Another Billionaire Dies, Avoids U.S. Estate Tax
American broadcasting mogul and noted philanthropist John Kluge died a couple of weeks ago at age 96, leaving behind an estate worth approximately $7 billion.
It’s not clear how his estate was to be divided on his death – and given the popularity of trusts amongst the wealthy (which, amongst other things, can keep the distribution of assets shielded from public view) we might never know.
One thing we do know, however, is that his estate will avoid U.S. estate tax (at least for now – but more on that in a minute).
While the estate planners down south probably can’t open a business section without reading about 2010 estate tax issues, I’ll briefly fill in those in the audience who aren’t familiar with the topic.
In the United States, the government imposes an estate tax. Basically, when someone dies with assets valued over a fixed exclusion amount, a specified tax rate is applied to the value of their taxable estate (i.e. their gross estate, minus certain allowable deductions) – as you can probably guess, the specifics are more complicated than that, but you get the picture.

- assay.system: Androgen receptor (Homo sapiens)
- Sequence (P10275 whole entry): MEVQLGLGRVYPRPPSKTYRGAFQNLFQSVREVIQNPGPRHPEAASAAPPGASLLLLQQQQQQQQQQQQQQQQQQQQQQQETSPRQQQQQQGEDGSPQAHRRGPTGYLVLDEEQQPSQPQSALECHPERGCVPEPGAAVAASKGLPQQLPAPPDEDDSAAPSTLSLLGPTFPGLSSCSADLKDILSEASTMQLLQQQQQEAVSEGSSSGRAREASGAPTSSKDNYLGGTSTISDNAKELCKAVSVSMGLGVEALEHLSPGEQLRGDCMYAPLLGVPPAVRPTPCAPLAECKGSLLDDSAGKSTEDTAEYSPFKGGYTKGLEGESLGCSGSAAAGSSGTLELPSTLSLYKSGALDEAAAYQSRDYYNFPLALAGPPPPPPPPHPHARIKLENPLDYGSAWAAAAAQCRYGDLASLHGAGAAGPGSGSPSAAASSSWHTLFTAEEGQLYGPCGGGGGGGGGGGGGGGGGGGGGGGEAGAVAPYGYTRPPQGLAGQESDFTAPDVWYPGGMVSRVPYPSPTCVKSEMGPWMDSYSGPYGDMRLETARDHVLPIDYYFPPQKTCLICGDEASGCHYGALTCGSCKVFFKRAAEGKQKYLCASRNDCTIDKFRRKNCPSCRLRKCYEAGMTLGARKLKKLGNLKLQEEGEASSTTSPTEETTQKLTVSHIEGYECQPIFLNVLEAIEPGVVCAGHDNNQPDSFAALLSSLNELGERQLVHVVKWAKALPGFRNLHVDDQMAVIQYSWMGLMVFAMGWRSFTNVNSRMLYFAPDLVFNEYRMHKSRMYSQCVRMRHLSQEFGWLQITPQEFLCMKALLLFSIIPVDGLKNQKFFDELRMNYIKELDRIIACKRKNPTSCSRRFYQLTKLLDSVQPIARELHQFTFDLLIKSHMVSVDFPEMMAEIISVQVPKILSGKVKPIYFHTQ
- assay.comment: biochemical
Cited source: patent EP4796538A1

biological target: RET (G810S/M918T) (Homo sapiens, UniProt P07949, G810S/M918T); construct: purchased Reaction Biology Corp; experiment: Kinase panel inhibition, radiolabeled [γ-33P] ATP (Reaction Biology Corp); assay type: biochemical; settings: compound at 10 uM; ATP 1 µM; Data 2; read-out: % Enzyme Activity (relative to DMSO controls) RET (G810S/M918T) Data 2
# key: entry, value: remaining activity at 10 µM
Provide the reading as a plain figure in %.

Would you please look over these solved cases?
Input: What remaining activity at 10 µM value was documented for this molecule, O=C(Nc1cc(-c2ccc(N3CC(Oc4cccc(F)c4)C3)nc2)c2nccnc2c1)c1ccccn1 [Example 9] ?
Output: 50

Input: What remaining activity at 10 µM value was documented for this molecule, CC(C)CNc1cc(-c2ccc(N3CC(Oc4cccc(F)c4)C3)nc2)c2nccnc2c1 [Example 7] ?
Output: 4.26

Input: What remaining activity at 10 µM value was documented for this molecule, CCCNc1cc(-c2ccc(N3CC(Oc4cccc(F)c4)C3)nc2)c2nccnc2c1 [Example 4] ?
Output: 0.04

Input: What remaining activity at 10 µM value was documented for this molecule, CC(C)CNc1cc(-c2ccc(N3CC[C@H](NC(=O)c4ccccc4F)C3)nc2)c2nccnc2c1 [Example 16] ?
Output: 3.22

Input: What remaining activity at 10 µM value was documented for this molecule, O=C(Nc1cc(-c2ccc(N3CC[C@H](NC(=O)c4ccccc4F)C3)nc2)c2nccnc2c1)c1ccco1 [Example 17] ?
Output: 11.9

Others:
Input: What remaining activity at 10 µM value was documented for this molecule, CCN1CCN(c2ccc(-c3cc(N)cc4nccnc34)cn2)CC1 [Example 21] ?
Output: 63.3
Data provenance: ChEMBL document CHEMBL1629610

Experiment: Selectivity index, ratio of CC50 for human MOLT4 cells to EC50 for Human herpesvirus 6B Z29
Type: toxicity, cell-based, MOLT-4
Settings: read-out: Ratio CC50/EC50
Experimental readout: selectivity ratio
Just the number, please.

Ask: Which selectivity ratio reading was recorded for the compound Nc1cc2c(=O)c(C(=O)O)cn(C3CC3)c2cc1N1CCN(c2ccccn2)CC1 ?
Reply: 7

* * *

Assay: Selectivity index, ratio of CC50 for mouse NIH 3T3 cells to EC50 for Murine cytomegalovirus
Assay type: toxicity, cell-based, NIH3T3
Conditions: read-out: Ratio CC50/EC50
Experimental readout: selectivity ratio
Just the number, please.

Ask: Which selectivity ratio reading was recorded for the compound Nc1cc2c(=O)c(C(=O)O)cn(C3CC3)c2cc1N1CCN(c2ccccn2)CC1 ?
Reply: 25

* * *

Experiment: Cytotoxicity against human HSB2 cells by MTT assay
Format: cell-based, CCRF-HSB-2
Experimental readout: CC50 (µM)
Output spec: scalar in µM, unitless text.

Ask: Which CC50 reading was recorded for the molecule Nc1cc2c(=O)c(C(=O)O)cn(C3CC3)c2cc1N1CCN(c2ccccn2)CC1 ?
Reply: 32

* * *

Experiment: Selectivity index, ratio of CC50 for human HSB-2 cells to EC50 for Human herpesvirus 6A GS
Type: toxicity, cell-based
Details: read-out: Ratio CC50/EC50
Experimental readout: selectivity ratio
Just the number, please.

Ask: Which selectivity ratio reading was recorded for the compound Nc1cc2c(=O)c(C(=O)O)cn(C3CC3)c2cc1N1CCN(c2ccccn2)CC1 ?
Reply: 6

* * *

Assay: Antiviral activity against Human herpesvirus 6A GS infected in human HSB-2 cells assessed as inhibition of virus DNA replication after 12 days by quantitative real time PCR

From 2001 to 2009 the maximum tax rate declined from 55% to 45%, while the exclusion amount increased from $675k to $3.5 million. However, for 2010, the US Congress let the estate tax lapse – meaning that this year there is no federal tax payable. The exemption is for one year only – in 2011 the tax returns with a rate back at the 2001 level of 55% and an exclusion amount set at $1 million.
Above I noted that estate tax was being avoided “at least for now” – that’s because there has been a lot of talk that Congress may enact a law imposing a tax rate for 2010 and make it retroactive to the beginning of the year.
Kluge isn’t the only billionaire whose estate will be able to avoid the tax: Texas oil tycoon Dan L. Duncan died in March leaving an estate worth approximately $9 billion and New York Yankees owner George Steinbrenner died in July leaving behind approximately $1.1 billion.
I guess we’ll have to wait and see if, in the last 3 ½ months of the year, the estates of any other billionaires manage to dodge the estate tax – not to be morbid but David Rockefeller Sr. (son of oil baron John D.) is 95.